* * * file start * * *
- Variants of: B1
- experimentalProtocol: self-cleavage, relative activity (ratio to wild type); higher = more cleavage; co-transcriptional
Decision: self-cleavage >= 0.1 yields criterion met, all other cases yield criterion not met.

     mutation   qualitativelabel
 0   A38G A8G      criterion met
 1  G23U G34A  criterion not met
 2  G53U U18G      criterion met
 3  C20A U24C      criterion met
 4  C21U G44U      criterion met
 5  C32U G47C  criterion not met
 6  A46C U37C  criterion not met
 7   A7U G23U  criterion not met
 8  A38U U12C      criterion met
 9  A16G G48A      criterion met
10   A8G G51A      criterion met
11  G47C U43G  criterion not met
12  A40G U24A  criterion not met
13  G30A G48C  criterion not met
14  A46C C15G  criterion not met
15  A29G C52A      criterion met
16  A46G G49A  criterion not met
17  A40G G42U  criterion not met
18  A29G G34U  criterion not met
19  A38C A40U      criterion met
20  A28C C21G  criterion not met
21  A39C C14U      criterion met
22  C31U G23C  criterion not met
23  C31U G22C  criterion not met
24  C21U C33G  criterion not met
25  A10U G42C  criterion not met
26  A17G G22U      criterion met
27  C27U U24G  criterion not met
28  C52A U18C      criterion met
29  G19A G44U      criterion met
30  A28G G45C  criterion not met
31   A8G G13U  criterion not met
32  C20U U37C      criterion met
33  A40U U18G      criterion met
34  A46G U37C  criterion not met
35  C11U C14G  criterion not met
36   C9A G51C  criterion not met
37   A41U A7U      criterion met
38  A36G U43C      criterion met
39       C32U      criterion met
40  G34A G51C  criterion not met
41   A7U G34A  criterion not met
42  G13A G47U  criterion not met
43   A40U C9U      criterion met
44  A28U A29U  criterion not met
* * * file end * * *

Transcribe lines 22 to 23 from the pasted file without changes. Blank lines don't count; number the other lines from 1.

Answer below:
17  A40G G42U  criterion not met
18  A29G G34U  criterion not met